Configure and Run Basic App

At this point you should have a virtual environment, and you either have created a new project, or else have cloned the source for this rattail-tutorial project.

But in either case we have yet to really configure anything, which needs to be done before you can really run your app. So we’ll do those things now.

Setup the App Folder

A typical Rattail-based app will have an “app” folder directly underneath the virtual environment root folder. Here is where we’ll keep all files and folders which are needed by the running app(s), e.g.:

  • config files

  • log files

  • extra template files

  • batch data files (input and/or output)

  • file uploads from web app

  • user session data for web app

And so on. Really the goal here is for most “everything” which should be included in an app “backup” to reside within this app folder, so that we may simply backup the entire app folder. (Note that this app folder does not contain the project source code or installed packages; its focus is on config and data rather than code proper.)

With your virtualenv activated, create this app folder like so:

rattail make-appdir


For security in a production environment, you may wish to lock down permissions for some of the folders which are generated by that command. We won’t go over the details here but the recommendation is to run production apps as the “rattail” system user, in which case some app folders (e.g. app/log) should perhaps be readable only by this rattail user.

Make/Edit Config Files

Now that we have a proper app folder, we can put some config files in it.

Configuration is a tricky subject to document, since ultimately what you need to configure will depend on the specifics of your app. But we can generate a few config files to use as a starting point:

cdvirtualenv app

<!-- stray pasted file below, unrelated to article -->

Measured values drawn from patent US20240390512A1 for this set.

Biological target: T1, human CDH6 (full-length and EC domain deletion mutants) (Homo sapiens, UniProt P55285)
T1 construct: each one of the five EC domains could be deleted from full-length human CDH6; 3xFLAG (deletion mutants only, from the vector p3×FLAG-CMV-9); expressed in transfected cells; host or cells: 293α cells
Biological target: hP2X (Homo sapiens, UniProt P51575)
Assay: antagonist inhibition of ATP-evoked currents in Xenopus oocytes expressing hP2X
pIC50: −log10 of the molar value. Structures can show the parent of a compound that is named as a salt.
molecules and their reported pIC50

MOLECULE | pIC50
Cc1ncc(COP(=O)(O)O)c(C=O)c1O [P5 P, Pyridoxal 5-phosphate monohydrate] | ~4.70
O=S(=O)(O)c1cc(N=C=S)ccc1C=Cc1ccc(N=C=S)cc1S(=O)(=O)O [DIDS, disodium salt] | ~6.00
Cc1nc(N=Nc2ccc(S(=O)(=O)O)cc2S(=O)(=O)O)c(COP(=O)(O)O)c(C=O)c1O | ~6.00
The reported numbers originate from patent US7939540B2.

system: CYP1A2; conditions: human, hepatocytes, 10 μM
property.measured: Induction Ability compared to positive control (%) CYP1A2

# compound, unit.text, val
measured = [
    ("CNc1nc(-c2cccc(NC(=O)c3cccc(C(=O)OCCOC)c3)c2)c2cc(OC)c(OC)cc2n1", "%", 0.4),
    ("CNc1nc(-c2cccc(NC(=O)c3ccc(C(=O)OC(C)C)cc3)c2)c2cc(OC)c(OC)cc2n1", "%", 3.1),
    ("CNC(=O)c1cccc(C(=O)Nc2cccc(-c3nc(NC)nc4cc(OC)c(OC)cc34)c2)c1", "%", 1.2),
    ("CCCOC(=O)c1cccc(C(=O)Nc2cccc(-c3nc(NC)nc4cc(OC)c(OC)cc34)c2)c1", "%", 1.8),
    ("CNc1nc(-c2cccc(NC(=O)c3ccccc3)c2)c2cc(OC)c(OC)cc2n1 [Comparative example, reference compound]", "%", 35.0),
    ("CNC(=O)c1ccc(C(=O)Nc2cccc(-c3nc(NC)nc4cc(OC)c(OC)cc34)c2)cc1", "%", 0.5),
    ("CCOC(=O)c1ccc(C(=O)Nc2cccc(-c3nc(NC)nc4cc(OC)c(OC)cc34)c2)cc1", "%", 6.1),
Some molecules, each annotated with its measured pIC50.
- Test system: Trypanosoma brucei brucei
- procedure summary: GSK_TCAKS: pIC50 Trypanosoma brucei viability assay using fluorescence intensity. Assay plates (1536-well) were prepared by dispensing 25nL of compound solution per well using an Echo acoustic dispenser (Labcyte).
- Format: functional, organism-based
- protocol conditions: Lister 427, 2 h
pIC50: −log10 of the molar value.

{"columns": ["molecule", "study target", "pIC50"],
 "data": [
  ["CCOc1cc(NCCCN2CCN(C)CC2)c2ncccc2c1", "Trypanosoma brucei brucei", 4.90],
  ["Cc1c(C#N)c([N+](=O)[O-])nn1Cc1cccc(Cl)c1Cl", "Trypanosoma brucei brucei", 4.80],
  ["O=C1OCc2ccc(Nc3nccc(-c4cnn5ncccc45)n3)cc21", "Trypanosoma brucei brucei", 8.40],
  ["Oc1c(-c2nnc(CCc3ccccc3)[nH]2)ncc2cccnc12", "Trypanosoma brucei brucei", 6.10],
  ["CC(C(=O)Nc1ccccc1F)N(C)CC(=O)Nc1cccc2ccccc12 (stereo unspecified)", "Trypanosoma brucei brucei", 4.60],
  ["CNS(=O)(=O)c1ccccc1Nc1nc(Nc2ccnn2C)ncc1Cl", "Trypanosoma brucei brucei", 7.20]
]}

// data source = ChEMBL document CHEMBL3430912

rattail make-config -T rattail
rattail make-config -T quiet
rattail make-config -T web

Why all the config files? Well, they can “inherit” from each other. A quick note about the “purpose” of each of those files:

rattail.conf is considered the “core” config file for the app, which means that no matter how you run the app, this file should be (in)directly referenced somehow, so that it affects the runtime behavior.

quiet.conf is meant to be used for ad-hoc app commands which you run from the console. It is a thin wrapper around rattail.conf and merely tries to cut down on some of the output (logging) “noise” from commands.

web.conf is meant to be used by the web app only. It also inherits from rattail.conf though.

Now the big chore is to go through all those files, looking for TODO notes and such, and generally tweaking them to your liking.

(You may notice there is config for a Rattail database in there; we’ll deal with that soon, but you can ignore it for the moment.)

Note that you are free to add additional config files as needed, for convenience when running an app command in a particular “mode” (e.g. disable some feature in certain situations). Within this tutorial, we will eventually add more config files for particular app features, e.g. datasync.


Again, for security in a production environment you often should make at least certain config files readable only by the runtime user, i.e. rattail.

Run the Basic App (No DB)

Before we establish a Postgres database for the app (or attempt to run the web app), let’s first get a feel for running ad-hoc commands via the console, which do not require a database.

In fact we’ve already done a bit of that, using various rattail commands to establish the app dir and initial config files. But now let’s try some commands which actually use those config files.


Whereas above we used simply the rattail command, we from now on will generally be using the bin/rattail command instead. The two are basically equivalent, but the latter assumes only that your current working directory is your virtualenv root, so technically you may not need to have your virtualenv activated (which can be convenient sometimes).

We’ll keep this fairly short and sweet though. First let’s see what commands Rattail comes with out of the box:

bin/rattail --help

Okay, not bad, now let’s generate a new UUID with:

bin/rattail make-uuid

That should just spit out a UUID with no bells or whistles. Now let’s try the same thing, but this time we’ll specify our app’s rattail.conf config file:

bin/rattail -c app/rattail.conf make-uuid

Well that was sure a little different, but not for the better is what you’re probably thinking. As you can see the rattail.conf file defines some logging config, whereas the first command didn’t have any of that.

Let’s try that command once more but this time use quiet.conf instead:

bin/rattail -c app/quiet.conf make-uuid

That’s better! This time we do have logging configured, so e.g. you can still find those details in app/log/rattail.log, but we have suppressed “most” of the logging output on the console.

As noted previously, quiet.conf is designed for exactly this purpose. However it should also be pointed out, that “quiet” does not mean “silent” - this config will suppress most logging noise, but not all.